There are three simple Key Performance Indicators you can track that will readily provide you information you need about your company’s performance, profitability and liquidity. Measure these three KPIs at the same time at least once per week – over time they will help you spot trends. You want to see if your business is continuously improving and also detect patterns that will alert you to any pivots you need to make.  You should be able to get these KPIs from your accounting software and online banking.  Track them in a simple spreadsheet and look to automate as you add more detailed KPIs over time.

Net Sales

Gross Sales – Sales Discounts – Returns – Refunds = Net Sales

Net Sales is a performance metric – an indication of how well your business is doing. It’s simply gross sales less any discounts, returns or refunds. Measure the % difference between gross and net sales. Each operator in this formula tells you something important about your business. For example, if discounts are trending upwards, are you training your customers to wait for sales?

Gross Profit Margin

Net Sales – Cost of Sales = Gross Profit Margin

This is simply your Net Sales less Cost of Sales and provides valuable information on your company’s profitability. Cost of Sales are the direct costs of selling your product or service – they are incurred every time you sell a product. This metric tells you how much margin remains to cover operating expenses and profit. Make sure you are properly measuring your Cost of Sales. We come across many companies who are not properly accounting for it and have an inaccurate view of their true margins. If in doubt, ask an accountant to review.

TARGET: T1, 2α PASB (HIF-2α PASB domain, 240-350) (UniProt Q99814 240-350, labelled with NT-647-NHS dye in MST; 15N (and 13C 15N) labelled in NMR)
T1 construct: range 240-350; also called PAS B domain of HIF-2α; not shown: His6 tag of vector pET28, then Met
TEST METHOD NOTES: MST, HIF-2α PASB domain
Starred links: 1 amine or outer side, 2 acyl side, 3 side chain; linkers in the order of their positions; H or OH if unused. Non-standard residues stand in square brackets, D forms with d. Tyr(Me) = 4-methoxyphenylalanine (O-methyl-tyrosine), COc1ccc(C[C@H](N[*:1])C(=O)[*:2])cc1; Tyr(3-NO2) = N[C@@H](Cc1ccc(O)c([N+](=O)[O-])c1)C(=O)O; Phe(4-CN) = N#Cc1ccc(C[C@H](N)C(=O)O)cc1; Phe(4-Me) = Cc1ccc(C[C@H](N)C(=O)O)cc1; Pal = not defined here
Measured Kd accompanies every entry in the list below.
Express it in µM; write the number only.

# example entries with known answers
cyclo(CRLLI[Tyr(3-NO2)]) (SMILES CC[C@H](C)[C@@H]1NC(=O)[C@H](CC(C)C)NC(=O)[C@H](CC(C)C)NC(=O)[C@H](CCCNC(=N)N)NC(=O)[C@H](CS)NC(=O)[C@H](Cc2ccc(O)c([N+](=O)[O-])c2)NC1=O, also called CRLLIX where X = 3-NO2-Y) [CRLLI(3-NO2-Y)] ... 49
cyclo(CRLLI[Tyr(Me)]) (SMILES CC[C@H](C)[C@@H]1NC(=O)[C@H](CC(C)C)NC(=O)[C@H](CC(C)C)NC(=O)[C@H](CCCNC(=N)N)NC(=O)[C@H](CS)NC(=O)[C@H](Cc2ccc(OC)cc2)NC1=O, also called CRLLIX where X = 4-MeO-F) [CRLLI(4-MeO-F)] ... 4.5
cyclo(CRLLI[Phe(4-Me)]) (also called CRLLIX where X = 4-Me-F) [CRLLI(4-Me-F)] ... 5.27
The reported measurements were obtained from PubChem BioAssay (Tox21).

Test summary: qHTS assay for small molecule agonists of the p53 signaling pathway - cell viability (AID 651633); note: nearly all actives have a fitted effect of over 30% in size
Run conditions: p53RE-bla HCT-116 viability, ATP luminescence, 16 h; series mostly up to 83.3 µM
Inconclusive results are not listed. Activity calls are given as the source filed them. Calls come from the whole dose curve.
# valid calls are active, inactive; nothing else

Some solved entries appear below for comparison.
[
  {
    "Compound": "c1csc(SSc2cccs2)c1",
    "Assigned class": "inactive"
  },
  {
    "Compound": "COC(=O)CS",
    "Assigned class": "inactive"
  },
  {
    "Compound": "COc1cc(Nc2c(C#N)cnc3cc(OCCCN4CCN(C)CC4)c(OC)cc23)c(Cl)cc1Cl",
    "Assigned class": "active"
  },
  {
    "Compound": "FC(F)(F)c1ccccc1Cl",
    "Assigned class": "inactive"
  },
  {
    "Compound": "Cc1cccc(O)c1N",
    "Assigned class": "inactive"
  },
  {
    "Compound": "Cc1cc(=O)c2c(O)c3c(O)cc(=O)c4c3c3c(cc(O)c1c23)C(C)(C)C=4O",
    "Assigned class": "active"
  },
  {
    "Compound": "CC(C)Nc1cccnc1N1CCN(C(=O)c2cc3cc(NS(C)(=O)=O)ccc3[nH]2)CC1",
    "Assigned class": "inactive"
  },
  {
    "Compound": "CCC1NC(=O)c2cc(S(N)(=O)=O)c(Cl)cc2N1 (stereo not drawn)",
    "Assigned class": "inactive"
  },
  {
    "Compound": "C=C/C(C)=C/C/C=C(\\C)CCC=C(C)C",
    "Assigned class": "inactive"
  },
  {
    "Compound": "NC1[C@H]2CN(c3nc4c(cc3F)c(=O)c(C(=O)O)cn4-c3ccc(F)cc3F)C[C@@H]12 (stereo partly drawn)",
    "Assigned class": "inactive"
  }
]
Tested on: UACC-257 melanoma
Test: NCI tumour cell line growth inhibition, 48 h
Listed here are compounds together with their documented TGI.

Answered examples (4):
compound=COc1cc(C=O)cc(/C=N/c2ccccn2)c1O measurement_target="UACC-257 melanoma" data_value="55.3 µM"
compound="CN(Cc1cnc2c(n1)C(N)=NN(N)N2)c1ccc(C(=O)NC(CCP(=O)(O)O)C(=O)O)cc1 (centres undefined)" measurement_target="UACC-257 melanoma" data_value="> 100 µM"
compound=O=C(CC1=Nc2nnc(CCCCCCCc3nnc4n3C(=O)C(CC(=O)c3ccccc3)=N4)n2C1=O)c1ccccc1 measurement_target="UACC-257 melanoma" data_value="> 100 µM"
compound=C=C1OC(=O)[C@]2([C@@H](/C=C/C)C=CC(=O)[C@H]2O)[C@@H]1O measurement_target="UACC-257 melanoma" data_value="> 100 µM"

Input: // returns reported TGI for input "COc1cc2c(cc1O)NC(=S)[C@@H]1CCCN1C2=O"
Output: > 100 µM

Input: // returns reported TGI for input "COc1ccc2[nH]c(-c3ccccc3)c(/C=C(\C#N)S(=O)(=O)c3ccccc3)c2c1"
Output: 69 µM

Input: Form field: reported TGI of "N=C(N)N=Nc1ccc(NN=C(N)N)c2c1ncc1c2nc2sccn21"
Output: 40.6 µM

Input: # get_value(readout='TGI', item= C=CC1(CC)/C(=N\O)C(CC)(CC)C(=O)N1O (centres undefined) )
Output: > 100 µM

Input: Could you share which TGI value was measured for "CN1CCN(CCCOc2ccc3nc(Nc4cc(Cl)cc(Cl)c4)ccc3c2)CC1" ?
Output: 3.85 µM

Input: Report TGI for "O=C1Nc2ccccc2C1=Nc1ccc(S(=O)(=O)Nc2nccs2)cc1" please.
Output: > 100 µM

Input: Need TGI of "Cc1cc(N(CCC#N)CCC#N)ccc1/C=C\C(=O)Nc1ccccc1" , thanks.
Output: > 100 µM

Cash

Virtually every business owner tracks cash regularly. It’s a simple as looking at your online bank balance. We want to dig a little deeper and understand a couple things.

  1. Is the bank balance changing due to ongoing operations or one-time items?
  2. How much did the bank balance change since the last time you looked at it?

Review the transactions coming through your accounts to see where the cash is coming and going. You are trying to determine what your cash needs are for the next four to eight weeks and if you have enough adequate cash flow.

How to Measure

Metrics should be measured for the current month and year to date.  Ideally, you are comparing performance against your annual plan.  If you don’t have a plan in place, compare against the prior period and year ago period.  Prepare and review at least once per week.  It should take you no longer than 15-30 minutes.

Dig Deeper From Time to Time

Over time, you’ll see patterns emerge from your data. If you need to investigate further, do a simple analysis. For example, if you see a spike in returns, is it due to higher demand or is there a quality problem with your products?  These quick analyses can provide valuable insight into potential problems before they arise.

Grow Into More Sophisticated Reporting

As you track these simple KPIs you’ll likely want to learn more about how your business operates and get others on your team to become more data driven. There are many KPIs out there, two of the more popular are Cost to Acquire a Customer and Lifetime Value of a Customer. Effective KPI systems grow out of a financial planning process and are enabled by management dashboards.